It had been Larry Smith’s job to lose since the end of spring practice, and he didn’t lose it.
Vanderbilt took a long, hard look at its quarterback situation in the spring and again this preseason, but the Commodores decided that sticking with junior Larry Smith was their best chance of improving offensively.
Smith had been taking first-team reps all preseason, but Vanderbilt coach Robbie Caldwell made it official Sunday night after practice when he announced that Smith would be the starter Saturday against Northwestern.
“Larry has separated himself and deserves to get the ball,” Caldwell said. “He has the big edge in experience and really understands the offense. I expect to see Larry play well Saturday.”
The Commodores brought in junior college newcomer Jordan Rodgers back in January to push Smith. But Rodgers, the younger brother of Green Bay Packers quarterback Aaron Rodgers, has been held back by a sore throwing shoulder and back spasms.
Caldwell said Smith’s backup would be senior Jared Funk. Rodgers could end up redshirting depending on how it goes with Smith and Funk this season.
The Commodores enter their second season in the spread offense, a system Smith feels much more comfortable in than he did this time a year ago.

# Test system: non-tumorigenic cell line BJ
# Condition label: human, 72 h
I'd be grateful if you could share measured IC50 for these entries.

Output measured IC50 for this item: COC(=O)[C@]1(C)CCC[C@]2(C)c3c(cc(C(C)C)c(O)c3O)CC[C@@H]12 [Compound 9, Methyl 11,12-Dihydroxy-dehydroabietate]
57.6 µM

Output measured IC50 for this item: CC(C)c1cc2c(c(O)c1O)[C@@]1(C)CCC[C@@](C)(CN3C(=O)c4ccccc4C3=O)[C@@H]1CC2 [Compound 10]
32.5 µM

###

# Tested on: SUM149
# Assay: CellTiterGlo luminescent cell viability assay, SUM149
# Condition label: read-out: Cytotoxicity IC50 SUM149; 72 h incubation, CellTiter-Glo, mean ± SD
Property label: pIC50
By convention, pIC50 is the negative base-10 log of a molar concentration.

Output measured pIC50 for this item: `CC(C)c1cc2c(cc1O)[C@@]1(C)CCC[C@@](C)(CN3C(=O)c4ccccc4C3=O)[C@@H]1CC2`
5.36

The hope is that he will play more instinctively and be able to more fully use his athletic ability because he has a better feel of the offense. The Commodores also feel like they have more firepower at receiver with the ability to make more big plays. Freshmen Chris Boyd, Jordan Matthews and Jonathan Krause have all made their presence felt this preseason, while junior Udom Umoh has been one of the most improved players on the team.
Smith completed just 46.7 percent of his passes last season. He missed the final three games after suffering a hamstring injury.
There were a lot of reasons the Commodores were so bad on offense a year ago. Smith probably got too much of the blame, which the quarterback typically does when things aren’t going well.
He gets another chance this season to show what kind of a player he really is.